Trapped in our own minds with no escape, with no lifeline to pull us out when everything becomes unbearable.
The overwhelming stress and pressure with each rescheduling of the SPM exams.
The constant fear of falling into that section of society who need to battle for their lives.
The lack of motivation to strive, and the indescribable emptiness we feel as each day passes.
The loneliness and the anxiety, leading to another episode of depression that once again tears us down.
My name is Surekha, and as an 18-year-old student, I’ve come to accept that none of this is going to stop if we keep running away and hiding from the truth.
Things are not going to get better soon. More people will be put through the torturous wait for their Covid-19 test results, hoping they turn out negative. More people are going to feel the guilt and burden of passing this coronavirus to the people they cherish and love.
What people choose not to see is how this pandemic has affected students all over the world, mentally and emotionally. Being cooped up in the house, staring at a laptop throughout the day, is not only physically exhausting but also mentally draining.
That said, as an SPM student, I’ve lived to tell the tale: the mental exhaustion, the teary eyes, the pulsating headaches, the inability to understand the knowledge the teachers are trying so hard to impart, the overflow of assignments. I’ve endured the same things you have.
Many of us are going through a tough time in our lives, causing us tremendous stress. Having multiple arguments is the last thing we want when we’re all trapped under the same roof, but it is what many of us have been going through during this entire pandemic.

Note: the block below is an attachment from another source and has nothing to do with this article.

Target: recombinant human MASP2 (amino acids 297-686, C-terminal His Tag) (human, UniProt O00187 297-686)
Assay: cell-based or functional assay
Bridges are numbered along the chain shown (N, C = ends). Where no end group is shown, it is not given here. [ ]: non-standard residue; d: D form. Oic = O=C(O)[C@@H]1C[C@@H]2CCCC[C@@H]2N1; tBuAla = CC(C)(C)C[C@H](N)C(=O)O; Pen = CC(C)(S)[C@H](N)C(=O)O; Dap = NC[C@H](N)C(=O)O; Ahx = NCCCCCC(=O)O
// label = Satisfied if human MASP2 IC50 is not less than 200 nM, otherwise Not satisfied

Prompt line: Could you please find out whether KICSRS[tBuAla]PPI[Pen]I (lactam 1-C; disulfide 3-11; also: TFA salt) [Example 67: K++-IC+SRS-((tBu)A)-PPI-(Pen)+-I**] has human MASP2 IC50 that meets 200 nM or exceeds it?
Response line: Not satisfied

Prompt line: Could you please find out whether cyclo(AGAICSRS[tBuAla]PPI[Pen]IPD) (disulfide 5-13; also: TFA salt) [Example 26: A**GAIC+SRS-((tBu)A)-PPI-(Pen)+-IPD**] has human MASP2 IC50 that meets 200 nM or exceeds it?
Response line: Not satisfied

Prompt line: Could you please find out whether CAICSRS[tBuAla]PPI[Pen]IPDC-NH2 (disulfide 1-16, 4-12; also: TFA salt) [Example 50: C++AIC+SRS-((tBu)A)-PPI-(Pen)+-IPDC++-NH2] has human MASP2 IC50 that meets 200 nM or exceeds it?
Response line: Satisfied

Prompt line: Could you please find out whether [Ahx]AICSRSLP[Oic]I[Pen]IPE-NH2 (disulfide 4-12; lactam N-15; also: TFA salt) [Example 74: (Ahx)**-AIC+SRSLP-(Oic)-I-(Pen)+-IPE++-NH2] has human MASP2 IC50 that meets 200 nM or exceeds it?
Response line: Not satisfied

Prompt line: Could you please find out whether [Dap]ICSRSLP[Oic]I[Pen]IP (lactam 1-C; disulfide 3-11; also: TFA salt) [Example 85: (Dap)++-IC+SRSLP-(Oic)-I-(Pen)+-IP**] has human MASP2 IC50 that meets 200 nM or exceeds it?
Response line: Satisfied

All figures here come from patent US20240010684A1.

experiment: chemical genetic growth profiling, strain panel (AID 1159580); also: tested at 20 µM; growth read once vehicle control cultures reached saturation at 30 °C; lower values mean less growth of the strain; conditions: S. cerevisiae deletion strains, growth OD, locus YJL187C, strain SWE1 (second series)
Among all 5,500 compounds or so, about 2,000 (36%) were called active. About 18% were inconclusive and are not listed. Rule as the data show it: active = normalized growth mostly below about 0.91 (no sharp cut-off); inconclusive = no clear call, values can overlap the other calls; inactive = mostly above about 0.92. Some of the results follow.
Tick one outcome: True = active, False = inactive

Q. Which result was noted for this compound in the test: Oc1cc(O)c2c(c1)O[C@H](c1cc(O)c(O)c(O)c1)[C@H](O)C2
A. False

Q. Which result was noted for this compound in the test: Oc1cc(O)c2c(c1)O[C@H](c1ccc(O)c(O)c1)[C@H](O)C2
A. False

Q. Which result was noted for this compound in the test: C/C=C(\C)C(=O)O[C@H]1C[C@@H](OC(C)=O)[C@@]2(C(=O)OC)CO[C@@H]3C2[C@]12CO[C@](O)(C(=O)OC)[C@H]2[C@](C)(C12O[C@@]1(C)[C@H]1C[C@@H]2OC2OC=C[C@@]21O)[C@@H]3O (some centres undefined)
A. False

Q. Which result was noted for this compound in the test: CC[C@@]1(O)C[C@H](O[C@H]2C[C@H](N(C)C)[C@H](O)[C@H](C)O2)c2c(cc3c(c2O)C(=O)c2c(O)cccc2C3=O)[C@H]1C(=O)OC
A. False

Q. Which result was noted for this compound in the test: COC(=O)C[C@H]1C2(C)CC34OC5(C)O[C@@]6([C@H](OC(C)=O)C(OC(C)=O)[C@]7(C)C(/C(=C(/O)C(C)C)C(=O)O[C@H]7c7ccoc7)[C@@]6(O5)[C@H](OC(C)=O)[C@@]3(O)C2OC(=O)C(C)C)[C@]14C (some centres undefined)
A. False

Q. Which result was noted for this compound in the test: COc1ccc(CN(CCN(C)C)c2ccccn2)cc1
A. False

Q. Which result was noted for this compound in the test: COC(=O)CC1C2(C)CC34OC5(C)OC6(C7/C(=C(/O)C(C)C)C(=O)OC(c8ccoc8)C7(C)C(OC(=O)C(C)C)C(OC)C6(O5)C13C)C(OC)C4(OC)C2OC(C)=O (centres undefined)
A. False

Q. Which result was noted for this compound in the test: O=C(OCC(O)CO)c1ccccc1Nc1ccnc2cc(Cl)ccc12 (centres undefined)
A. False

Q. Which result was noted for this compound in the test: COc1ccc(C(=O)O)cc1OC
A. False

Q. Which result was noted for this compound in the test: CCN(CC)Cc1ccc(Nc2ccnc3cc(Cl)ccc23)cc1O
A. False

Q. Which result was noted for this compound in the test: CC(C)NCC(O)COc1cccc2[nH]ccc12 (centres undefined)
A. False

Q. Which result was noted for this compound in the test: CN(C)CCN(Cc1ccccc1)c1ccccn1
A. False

Our parents’ continual screaming and non-stop badgering to “study like your life depends on it!” pollutes the environment at home with unbearable toxicity and more pressure.
But we fail to see how this pandemic has also affected our parents, both mentally and financially. With a little understanding on both sides, this impasse can be resolved.
Parents need to acknowledge that their teenagers are able to feel such complex emotions, and we need to understand that our parents are facing the brunt of the economic downturn, enduring much stress as they struggle to provide for our families.
We must realise we are unable to go anywhere for the time being, and we are forced to live together and bond with each other, for Covid isn’t ready to leave just yet.
As a 2020 SPM candidate, I personally do not see the relevance of having the exam dates deferred. You might disagree, but please take a moment to be impartial and have an open mind.
Countless lives have been affected by this pandemic, including the SPM candidates’. We all thought we were going to lead normal lives and be in college by the beginning of 2021, but sadly that isn’t happening.
Rather than waste away at home, wouldn’t you rather change your fate and move on with your lives? It is not too late to do the sensible thing and go along with the exam as scheduled on 22 February.
Waiting is just going to make the coronavirus stronger, more resilient. Haven’t we learned from our mistakes?